A Tiny Footprint ESP8266 Arduino IDE JSON Encoder

As I recently migrated from the ESP8266 SDK to the Arduino IDE, I was disappointed to discover that many of the SDK features were not supported with the simplified Arduino IDE. Notably, the JSON encoding/decoding library.


I tried to add pre-built libraries from several internet repositories. But none of them would work in the Arduino environment. And all I needed was a simple encoder, built from the values captured from my sensors. So I ended up creating a simple, flat encoder myself. One with minimal sketch code. I hope this may also suite someone else’s needs as well.

Here it is. Two short sketch functions, that’s it:


And now for some example calls to these functions:

//First build the  response header
String s = "HTTP/1.1 200 OK\r\n";
s += "Access-Control-Allow-Origin: *\r\n";
s += "Content-Type: application/json\r\n\r\n";

//Then add the JSON string to the response
//Last parameter read from sensor
jsonEncode(FIRSTJSON,&s,"B_Pressure", bprs);
jsonEncode(NEXTJSON,&s,"DS_TempInside", tin);
jsonEncode(NEXTJSON,&s,"DS_TempOutside", tout);
jsonEncode(NEXTJSON,&s,"DS_TempAttic", tatt);
jsonEncode(NEXTJSON,&s,"DH_Humidity", dhhumi);
v = system_get_free_heap_size();
jsonEncode(NEXTJSON,&s,"SYS_Heap", v);
v = millis()/1000;
jsonEncode(LASTJSON,&s,"SYS_Time", v);

The resulting response message header and JSON string:

HTTP/1.1 200 OK
Access-Control-Allow-Origin: *
Content-Type: application/json


Notice that I added

Access-Control-Allow-Origin: *
to the response header. This is needed if you use Javascript AJAX to read the ESP8266 JSON string. Javascript will not allow cross-domain access without this in the response header. This example opens access to all domains. You can replace the * with the domain you wish to limit access to your ESP8266 from.

Hope you find this information useful.

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5 Responses to A Tiny Footprint ESP8266 Arduino IDE JSON Encoder

  1. Sukesh says:

    Have you tried this?
    I am planning to use it for similar scenario so would like to know if there were any pitfalls.


    • facebook-profile-picture Dave St. Aubin says:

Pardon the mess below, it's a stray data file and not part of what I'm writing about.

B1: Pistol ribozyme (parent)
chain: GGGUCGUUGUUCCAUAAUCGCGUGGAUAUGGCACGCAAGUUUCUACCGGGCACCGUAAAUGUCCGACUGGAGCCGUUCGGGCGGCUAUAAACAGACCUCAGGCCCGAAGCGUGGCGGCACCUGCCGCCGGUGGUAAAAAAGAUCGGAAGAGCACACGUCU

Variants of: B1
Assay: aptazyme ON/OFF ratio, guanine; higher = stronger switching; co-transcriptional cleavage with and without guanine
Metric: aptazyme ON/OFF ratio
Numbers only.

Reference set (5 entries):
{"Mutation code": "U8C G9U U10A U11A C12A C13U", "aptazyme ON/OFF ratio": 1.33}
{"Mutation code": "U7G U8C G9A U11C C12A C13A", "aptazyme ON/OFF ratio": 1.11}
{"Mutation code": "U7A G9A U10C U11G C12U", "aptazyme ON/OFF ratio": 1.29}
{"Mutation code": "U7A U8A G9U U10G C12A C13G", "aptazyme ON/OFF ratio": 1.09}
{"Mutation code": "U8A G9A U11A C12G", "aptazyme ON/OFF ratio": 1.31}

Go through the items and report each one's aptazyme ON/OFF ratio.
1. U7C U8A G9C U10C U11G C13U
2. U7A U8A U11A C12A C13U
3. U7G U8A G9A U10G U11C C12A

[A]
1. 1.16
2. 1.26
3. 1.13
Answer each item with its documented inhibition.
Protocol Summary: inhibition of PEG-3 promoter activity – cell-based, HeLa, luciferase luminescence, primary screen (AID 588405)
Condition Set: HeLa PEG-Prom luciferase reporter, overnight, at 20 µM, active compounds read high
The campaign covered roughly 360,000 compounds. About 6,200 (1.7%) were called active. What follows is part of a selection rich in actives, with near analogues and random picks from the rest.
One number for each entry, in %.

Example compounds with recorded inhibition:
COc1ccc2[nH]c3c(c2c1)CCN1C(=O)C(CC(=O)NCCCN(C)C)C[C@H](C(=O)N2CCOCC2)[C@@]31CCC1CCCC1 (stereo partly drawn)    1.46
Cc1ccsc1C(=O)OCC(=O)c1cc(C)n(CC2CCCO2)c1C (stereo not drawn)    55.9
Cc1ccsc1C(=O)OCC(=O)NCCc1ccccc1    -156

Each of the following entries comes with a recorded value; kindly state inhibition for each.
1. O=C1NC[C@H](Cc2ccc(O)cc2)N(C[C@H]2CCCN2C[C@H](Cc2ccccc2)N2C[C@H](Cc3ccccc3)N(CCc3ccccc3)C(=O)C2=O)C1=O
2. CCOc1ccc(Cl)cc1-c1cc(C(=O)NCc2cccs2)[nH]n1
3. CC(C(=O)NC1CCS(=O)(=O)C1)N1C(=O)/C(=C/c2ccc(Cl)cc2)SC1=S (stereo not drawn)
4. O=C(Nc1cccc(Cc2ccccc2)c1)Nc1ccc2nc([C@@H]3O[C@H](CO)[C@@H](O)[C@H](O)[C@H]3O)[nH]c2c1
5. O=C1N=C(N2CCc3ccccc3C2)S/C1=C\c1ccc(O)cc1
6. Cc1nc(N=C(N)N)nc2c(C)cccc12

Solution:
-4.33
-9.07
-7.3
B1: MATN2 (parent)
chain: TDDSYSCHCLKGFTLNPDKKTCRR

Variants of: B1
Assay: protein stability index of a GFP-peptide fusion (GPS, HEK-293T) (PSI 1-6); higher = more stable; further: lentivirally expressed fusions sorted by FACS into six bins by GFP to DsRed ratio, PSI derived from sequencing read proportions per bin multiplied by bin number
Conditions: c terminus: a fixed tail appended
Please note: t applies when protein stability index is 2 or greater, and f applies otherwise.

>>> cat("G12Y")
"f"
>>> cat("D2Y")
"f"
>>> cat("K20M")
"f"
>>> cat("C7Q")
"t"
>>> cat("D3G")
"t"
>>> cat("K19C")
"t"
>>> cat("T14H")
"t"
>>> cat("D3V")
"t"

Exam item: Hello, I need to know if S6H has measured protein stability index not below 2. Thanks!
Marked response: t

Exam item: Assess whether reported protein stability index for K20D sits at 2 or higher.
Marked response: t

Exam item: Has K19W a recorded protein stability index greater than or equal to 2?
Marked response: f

Thanks for bringing the aREST API to my attention.

      While I have not used the aREST API you have referenced, I shall keep it in mind as a possible option. But it is very similar to the Arduino Yun bridge. I have used that without any problems. And the Spark Core (now Particle) also supports function calls and exposing variables with the value returned in JSON format. I also have experience using the Spark Core. A maximum of 10 variables could be exposed; that constraint limited it’s usefulness.

      If I was going to use the aREST library, I would find out if there are limits to the number of variables or functions you can call. I would also run some tests to evaluate the reliability and stability of the API.

      • Sukesh says:

        Hi Dave,
        Thanks for the response.

        I don’t see any limitations mentioned for this library.

        Also I found some special mode for resource constrained devices as well.
        Lightweight mode (BETA)

        Btw, I used the ArduinoJson library for my current scenario just for parsing small set of json. Not sure how it works when the data becomes more complicated though.

        • facebook-profile-picture Dave St. Aubin says:

          I recently completed a porting of the AWS API to the ESP8266 using the Arduino IDE. The API includes a complete set of JSON encode/decode functions. While I prefer the EspressIF SDK for code development, I currently plan to use the AWS JSON interface when needed.

          The tiny footprint JSON encoder from this post was just a stop-gap for me. It certainly is great to now be able to leverage the code endorsed by Amazon, the biggest gorilla in the room.
          Here is a brief post and link to an API for AWS for ESP8266.

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